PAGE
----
When Carlo Ancelotti was dismissed by Bayern Munich this week, various theories for why he had been rather unceremoniously dumped were presented. What had gone wrong? Had he lost the dressing room? What had changed?
One idea put forward was that he missed the influence of his old assistant, the man who helped him out at Chelsea, Real Madrid, PSG and Bayern.
Anyone unfamiliar with Paul Clement’s role as Ancelotti’s latter-day right-hand man might have raised a Carlo-esque eyebrow at the Premier League table after reading that theory.
Clement arrived at Swansea City in January as their third manager of the season, four points adrift at the bottom of the table and floundering. To say they were in a mess is to make a mockery of the word ‘understatement’. But Clement fixed them, tightened their defence and they survived: not just survived, but if you made a league table from the games after he was appointed, Swansea would have been eighth.
A fine achievement, but how much will it be worth if he simply delayed relegation by a year? Because that’s the direction Swansea are heading, with the obvious caveat that these are early days in the season. They have won just once, against a Crystal Palace side who have been lucky to get nil in some games, but more than that their approach seems confused, like Clement is a man desperately trying to find a solution but swinging in the dark.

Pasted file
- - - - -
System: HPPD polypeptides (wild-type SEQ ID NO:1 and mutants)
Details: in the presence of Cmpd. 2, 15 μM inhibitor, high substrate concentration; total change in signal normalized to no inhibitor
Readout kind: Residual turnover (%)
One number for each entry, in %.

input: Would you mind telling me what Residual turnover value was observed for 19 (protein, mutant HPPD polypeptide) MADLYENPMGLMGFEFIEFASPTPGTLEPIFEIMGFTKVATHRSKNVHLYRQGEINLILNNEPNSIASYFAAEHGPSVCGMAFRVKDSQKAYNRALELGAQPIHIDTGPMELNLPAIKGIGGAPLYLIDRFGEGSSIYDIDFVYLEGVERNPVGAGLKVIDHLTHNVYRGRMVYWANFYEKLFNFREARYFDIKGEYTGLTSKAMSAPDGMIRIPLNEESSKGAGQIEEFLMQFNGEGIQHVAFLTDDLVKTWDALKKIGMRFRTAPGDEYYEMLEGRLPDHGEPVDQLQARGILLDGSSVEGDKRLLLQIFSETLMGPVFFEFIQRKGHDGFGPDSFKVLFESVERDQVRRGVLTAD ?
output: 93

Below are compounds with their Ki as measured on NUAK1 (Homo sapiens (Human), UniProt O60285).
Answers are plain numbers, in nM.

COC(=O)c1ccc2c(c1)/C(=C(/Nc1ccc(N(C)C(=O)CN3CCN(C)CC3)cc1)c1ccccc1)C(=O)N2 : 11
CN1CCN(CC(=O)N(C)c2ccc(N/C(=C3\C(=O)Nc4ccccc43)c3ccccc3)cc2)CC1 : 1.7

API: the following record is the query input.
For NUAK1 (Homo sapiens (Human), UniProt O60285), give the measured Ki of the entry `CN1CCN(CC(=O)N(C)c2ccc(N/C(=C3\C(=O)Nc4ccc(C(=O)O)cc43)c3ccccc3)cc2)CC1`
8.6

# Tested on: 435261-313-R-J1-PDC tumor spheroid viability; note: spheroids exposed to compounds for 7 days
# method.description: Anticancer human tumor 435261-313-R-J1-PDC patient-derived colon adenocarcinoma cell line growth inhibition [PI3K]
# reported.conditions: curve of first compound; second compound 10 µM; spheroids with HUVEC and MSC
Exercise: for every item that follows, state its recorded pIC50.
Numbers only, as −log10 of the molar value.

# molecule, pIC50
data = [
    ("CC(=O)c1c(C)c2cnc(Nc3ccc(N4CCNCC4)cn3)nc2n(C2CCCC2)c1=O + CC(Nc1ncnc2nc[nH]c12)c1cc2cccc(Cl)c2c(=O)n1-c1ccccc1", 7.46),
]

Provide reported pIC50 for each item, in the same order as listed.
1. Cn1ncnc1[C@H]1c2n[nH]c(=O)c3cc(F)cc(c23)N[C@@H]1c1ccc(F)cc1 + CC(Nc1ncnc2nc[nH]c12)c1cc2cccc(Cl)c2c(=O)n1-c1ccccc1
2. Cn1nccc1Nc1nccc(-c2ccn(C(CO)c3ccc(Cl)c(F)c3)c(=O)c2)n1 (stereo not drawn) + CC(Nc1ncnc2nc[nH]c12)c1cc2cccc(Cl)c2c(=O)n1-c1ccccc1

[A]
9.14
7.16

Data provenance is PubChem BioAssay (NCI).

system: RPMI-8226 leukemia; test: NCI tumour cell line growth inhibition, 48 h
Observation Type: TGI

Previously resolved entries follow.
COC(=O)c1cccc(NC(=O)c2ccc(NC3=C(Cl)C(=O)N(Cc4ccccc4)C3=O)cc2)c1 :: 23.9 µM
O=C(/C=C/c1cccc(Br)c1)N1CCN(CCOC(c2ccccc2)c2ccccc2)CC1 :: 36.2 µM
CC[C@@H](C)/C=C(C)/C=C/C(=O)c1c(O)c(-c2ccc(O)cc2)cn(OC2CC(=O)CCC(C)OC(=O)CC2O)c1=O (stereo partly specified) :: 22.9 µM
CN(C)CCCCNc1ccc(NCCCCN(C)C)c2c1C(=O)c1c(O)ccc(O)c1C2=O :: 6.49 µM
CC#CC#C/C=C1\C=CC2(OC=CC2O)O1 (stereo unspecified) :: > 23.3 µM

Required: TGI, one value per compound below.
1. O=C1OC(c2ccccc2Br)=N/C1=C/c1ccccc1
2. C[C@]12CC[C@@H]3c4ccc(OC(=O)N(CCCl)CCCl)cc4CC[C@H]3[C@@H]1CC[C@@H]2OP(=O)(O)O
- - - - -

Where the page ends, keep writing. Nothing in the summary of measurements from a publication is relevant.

Formations have chopped and changed, Tammy Abraham and Wilfried Bony have both been in and out of the side, and summer arrival Roque Mesa, who seems like he could bring something a little different to their midfield, has only started one game.
Their latest defeat, to a West Ham side who have hardly dazzled this season, adds another slice of concern. “What was missing for us was the first and second bit of quality that you needed to convert good opportunities,” said Clement afterwards.
It wasn’t the most encouraging of reflections.
Clement’s previous job as a No 1 came at Derby, a low-level basket case of a club who get through managers like cat owners get through furniture. His reputation should not have been excessively harmed there. But if things go south at Swansea, then it starts to become a pattern. Maybe he would’ve been better sticking with Carlo after all.
© Irish Examiner Ltd. All rights reserved